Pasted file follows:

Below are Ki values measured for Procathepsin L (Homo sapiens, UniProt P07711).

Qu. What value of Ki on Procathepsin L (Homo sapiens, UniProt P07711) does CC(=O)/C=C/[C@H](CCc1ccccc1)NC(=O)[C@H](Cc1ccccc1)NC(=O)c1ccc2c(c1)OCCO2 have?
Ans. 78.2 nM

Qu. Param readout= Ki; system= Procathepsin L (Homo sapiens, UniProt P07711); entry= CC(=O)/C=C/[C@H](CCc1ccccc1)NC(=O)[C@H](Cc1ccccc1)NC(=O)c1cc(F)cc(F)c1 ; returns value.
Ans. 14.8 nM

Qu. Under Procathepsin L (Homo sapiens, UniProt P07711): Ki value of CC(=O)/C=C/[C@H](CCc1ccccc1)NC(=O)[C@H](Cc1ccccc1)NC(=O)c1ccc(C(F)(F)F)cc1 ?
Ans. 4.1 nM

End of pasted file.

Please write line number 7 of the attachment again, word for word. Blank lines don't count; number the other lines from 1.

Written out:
Ans. 4.1 nM